"The Visionary Eye"
Through January 15 at O. Ascanio Gallery, 2600 NW Second Ave., Miami; 305-571-9036; oascaniogallery.com.
"The Visionary Eye" features the work of eight contemporary and modern masters, including Jesus Soto, Carlos Cruz Diez, Alejandro Otero, Victor Lucena, Francisco Salazar, Carlos Cabeza, Victor Vasarely, and Bernar Venet. With the exception of Vasarely, who is Hungarian, and Venet, who is French, all artists in the show are Venezuelan and represent some of that country's biggest international names. The gallery also features an homage to Alfredo Boulton, a photographer, historian, and art critic who was an iconic figure in Venezuela and mentor to many of his compatriots who are exhibiting here. A major exhibit at Frost Art Museum that focuses on Venezuelan op art and geometric abstraction has created buzz for his own show, Ascanio says. Some examples on view include Otero's refrigerator-sized Tablón 40 from 1987 confected from acrylic over Formica affixed to wood. The painted-tile mixed-media piece, with its bland blue, yellow, black, white, and brown hues resembles a Brady Bunch-era frumpy housewife's kitchen backsplash. More imposing is an early '60s dishtowel-sized work by Cruz Diez in which the artist covers the surface with bristling fissures and sundry nuts, bolts, and what appears to be a giant clothesline pin. His enigmatic Physichromie from 1961, which boasts a boiled-lobster-red fan jutting from its surface like a wild field of bamboo stalks, is far removed from the artist's more elegant and polished kinetic work of recent years.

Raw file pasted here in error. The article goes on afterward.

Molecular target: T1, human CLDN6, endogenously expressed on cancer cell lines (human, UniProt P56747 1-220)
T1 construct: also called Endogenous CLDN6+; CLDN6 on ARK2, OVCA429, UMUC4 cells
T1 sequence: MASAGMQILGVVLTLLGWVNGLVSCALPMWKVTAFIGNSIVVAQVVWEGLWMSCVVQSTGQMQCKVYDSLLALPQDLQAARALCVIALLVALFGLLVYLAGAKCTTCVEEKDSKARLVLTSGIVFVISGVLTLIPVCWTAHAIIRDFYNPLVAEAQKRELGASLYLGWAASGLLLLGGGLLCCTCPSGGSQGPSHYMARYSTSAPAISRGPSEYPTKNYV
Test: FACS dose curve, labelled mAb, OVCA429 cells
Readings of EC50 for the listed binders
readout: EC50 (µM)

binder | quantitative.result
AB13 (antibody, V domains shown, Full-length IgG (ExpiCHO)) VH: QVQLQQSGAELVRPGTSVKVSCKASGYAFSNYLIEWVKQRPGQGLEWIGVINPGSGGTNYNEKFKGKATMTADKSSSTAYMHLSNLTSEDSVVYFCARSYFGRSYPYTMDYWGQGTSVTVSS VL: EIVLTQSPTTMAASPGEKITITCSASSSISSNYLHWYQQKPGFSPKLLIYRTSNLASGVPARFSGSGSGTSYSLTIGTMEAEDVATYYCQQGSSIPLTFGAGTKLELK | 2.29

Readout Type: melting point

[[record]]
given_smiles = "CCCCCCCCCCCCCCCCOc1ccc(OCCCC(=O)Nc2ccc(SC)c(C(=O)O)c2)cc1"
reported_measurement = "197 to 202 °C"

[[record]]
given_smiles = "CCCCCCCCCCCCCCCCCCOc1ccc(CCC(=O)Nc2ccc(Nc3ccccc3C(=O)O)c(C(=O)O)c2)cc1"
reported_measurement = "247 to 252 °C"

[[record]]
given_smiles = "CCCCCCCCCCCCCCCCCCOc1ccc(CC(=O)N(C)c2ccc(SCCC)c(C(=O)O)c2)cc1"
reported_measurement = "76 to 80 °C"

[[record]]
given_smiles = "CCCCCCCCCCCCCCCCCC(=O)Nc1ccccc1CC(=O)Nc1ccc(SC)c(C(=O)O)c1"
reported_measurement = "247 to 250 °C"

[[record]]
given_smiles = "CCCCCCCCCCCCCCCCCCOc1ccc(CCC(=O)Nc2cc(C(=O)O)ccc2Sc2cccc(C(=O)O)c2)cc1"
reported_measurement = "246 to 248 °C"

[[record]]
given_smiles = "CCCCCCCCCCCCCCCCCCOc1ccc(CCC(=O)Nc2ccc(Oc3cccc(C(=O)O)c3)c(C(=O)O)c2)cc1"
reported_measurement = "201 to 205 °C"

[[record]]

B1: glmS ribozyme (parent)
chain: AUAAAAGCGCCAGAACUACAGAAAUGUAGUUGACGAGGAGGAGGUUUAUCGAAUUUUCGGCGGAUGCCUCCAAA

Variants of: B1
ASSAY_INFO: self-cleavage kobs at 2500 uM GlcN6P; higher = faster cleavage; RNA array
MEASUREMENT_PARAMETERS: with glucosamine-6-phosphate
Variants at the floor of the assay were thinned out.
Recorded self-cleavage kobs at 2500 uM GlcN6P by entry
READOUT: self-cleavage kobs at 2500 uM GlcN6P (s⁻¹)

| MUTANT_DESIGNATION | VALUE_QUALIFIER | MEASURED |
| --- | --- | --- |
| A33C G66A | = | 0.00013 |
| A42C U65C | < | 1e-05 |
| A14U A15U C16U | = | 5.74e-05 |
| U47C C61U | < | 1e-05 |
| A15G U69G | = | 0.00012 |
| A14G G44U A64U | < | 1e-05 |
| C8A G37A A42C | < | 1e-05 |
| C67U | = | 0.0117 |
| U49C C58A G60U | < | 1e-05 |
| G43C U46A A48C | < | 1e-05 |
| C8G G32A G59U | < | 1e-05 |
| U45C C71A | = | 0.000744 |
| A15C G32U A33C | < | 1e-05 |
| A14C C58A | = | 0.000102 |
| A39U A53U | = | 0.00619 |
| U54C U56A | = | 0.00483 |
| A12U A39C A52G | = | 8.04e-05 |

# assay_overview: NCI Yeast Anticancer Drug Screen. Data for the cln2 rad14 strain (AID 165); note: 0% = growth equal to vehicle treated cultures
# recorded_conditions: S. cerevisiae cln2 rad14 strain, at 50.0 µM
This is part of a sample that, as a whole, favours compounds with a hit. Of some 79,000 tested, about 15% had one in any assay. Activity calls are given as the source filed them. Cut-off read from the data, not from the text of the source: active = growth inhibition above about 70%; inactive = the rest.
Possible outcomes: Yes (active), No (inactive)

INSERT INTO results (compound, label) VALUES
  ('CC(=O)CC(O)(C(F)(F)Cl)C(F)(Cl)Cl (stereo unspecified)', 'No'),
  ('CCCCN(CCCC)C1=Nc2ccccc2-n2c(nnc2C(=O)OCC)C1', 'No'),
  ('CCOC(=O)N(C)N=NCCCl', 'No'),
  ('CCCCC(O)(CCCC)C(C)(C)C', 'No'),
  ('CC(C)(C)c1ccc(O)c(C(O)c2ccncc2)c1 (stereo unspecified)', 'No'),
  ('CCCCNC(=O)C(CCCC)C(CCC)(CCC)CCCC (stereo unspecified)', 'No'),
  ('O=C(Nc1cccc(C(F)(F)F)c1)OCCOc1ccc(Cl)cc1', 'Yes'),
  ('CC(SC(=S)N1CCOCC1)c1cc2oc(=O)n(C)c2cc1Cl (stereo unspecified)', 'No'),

Miami local art
Thursday through Sunday 10 a.m. to 6 p.m.Through January 6 at Black Square Gallery, 2248 NW First Pl., Miami; 305-424-5002; blacksquaregallery.com.
"Dream Catcher" is an exhibit showcasing work by Black Square Gallery's stable of artists, including Pablo Lehmann. The Argentine artist creates delicate lace or tapestry-like, labor-intensive works in which he literally carves out entire passages from books by Kafka, Freud, Borges, and Ecco on paper using a razor blade. The seamlessly curated exhibit also features works by Switzerland's Comenius Roethlisberger and Admir Jahic; Ukraine's Nazar Bilyk, Volodymyr Kuznetsov, and Zhanna Kadyrova; and the U.S.'s Taro Hattori. At the entrance to the gallery, one of Hattori's giant airplane installations greets spectators in a scene reminiscent of the attack on the Twin Towers or the crash of the Hindenburg. Hattori created the small Cessna-sized skeletal armature of a plane on-site out of cardboard pieces, leaving what appears to be the remainder of the fuselage scattered in a pile below the imploding craft. Also seeking to defy gravity are a few small, eye-catching The Flying Saucer installations by Roethlisberger and Jahic, who rely on industrial magnets to pull off their sleight of hand. The pair has suspended mundane crockery above stacks of books, and the ceramic plates spin eerily, recalling the cheesy opening credits of a B-movie during the early atomic age.
"Moving in Place"
Tuesday through Saturday 11 a.m. to 7 p.m.Through March 6 at Miami Art Museum, 101 W. Flagler St., Miami; 305-375-3000; miamiartmuseum.org.